In Judges 4 Deborah, Barak, and Jael defeat Jabin King of Canaan and his military leader Sisera. Judges 5 is a song celebrating the great victory Israel had over her enemies. Judges 5:1-23 describes the need for deliverance (vs. 6-8) and the rounding up of various tribes to fight (13-23).  So far so good. But then we get to Judges 5:24-31 and God goes off script. First, he says the Jael will be blessed among all the tent dwelling women. Why? She is good with a hammer:

He [Sisera] asked for water and she gave him milk;
she brought him curds in a noble’s bowl.
She sent her hand to the tent peg and
her right hand to the workmen’s mallet;
she struck Sisera
she crushed his head
she shattered and pierced his temple.
Between her feet he sank,
he fell,
he lay still
between her feet he sank,
he fell
where he sank,
there he fell—dead.

Judges 5:1-23 is a quick paced narrative describing the gathering of troops and the battle. In 24-27 everything slows down. God wants us to stop, bend over, look inside the tent, and see the details. Jael’s husband, Heber the Kenite, had a peace treaty with Sisera and Jabin (Judges 4:17). Sisera had probably been in Jael’s house many times over the 20 years of oppression (Judges 4:3). But the times of easy money from the Israelites was over. God had raised up a savior. Jabin and Sisera were soundly defeated by Barak and his army (Judges 4:15-16). Sisera fled the battlefield and went to a place of safety: Heber’s house. Jael even invites him in and gives him a blanket (Judges 4:18). He was thirsty and needed water. Jael gives him milk. She gives him milk in a noble’s bowl (maybe to stroke his ego). She reaches out her hand to the tent peg. In the Middle East women set up tents. Jael was no waif super-model nor a Victorian shrinking violet. My guess is she was bulky and strong. She quietly reaches out to pick up a stray tent peg. Then she gets a mallet. Then she strikes, crushes, shatters, pierces his temple. He dies (understatement?). But before he dies he sinks, falls, lays still, sinks between her feet and falls. Sisera’s place of safety became his grave. Jael stands over him in triumph. God wants us to glory in the gruesome death of this general at the hands of a housewife. But do we? Aren’t we a little embarrassed by all of this fuss? Did God really need to tell us twice that Jael killed Sisera with a mallet and a tent peg (Judges 4:21, 5:24-27)? Yes, we know Jael is blessed. But do we really accept our blood spattered heroine as an instrument in God’s hand?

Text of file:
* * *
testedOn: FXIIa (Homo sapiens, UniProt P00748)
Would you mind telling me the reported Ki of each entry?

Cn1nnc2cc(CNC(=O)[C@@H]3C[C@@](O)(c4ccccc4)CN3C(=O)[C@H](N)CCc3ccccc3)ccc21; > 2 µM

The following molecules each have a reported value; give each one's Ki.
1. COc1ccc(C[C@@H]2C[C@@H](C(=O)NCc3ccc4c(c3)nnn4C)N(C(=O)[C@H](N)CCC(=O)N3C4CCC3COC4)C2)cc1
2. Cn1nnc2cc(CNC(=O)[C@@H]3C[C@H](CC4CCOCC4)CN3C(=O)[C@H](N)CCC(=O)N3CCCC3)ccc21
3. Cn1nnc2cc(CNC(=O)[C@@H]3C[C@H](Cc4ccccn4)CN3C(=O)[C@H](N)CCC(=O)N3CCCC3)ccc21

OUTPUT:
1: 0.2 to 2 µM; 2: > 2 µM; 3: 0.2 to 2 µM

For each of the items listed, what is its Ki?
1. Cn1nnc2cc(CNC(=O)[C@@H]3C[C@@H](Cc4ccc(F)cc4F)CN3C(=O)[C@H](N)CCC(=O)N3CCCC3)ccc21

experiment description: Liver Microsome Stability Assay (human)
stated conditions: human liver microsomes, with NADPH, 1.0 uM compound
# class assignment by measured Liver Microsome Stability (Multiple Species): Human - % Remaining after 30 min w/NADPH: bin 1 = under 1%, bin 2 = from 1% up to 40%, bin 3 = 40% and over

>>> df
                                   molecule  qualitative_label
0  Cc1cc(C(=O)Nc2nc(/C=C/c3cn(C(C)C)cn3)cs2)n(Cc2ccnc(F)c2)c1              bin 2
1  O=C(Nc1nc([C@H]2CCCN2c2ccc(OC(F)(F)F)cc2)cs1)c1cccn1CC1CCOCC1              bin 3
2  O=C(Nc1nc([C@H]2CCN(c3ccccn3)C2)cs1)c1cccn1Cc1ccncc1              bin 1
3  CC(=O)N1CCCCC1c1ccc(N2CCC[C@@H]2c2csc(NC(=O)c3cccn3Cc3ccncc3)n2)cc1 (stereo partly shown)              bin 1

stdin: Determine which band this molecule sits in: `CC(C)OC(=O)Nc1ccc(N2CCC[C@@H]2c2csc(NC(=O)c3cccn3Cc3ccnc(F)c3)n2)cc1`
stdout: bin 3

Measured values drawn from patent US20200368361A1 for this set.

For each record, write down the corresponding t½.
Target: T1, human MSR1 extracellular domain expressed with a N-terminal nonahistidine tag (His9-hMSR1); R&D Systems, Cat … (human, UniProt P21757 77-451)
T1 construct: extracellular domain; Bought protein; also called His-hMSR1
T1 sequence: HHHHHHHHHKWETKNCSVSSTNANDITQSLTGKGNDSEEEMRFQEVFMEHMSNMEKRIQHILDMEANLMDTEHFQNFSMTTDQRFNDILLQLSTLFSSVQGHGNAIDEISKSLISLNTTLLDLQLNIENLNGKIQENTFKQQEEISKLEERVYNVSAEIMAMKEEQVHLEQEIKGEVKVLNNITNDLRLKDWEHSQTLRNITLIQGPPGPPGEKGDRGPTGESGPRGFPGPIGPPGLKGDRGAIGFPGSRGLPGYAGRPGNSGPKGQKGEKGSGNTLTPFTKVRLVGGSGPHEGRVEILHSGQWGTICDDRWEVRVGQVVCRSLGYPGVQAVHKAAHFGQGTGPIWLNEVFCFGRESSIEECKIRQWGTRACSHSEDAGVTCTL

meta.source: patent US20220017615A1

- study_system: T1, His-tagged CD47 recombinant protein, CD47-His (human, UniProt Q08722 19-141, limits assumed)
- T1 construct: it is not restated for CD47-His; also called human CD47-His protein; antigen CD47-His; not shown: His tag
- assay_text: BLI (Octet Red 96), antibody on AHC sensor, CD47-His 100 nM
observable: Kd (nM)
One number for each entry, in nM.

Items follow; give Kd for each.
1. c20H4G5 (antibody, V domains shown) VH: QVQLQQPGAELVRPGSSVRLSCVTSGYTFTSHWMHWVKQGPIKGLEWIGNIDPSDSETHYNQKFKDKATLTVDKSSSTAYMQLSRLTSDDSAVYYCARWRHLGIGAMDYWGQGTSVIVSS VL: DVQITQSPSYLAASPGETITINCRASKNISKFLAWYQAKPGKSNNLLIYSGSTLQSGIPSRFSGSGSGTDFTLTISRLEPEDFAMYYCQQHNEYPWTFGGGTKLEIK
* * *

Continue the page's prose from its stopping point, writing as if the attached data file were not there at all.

However, the song, given by the Spirit, does not end there. If it did we could perhaps we could handle it. But the song gets worse. It goes on to mock Sisera’s grieving mother.

Out of the window she peered, the mother of Sisera wailed through the lattice: ‘Why is his chariot so long in coming? Why tarry the hoofbeats of his chariots?’ Her wisest princesses answer, indeed, she answers herself, ‘Have they not found and divided the spoil?— A womb or two for every man; spoil of dyed materials for Sisera, spoil of dyed materials embroidered, two pieces of dyed work embroidered for the neck as spoil?’ 

Sisera’s mother wonders why her son is taking so long to return from the battle. She sits on the balcony watching the horizon for the dust of his chariot (Judges 4:3). “What keeps him?” she asks. We know. He has been nailed to the ground. His head was struck, crushed, shattered, and pierced. He is not coming home. Her maidens answer her concerns with words of encouragement. “Oh, don’t worry,” they say, “His victory has been so great that he needs days to divide the spoil. No doubt right now he is raping (a womb or two) various Israelite women. He is going to bring home riches beyond measure.” But this is false hope and empty words. How long did she wait? When did this mother find out that Sisera was dead? When did she find out that he did not die heroically by an arrow or spear on the battlefield? A woman, an Israelite woman, killed him with tent peg and a mallet. God does not want us to feel sorry for Sisera’s mother. We are not to grieve with her. He wants us to rejoice at her grief. He want us to sing a song mocking her.

The song ends with a cry for all of God’s enemies to perish just like Sisera:

So may all your enemies perish [like Sisera], O LORD! But your friends be like the sun as he rises in his might. 

Sisera is not a one time event, a strange anomaly in the history of God’s work. He is a model for all those who attack God’s people and reject God. They will be judged. God’s flaming sword will come down and wreak vengeance on those who do not trust Him (II Thess. 1:7-10). The Holy Spirit want us to pray for the enemies of God to be destroyed like Sisera.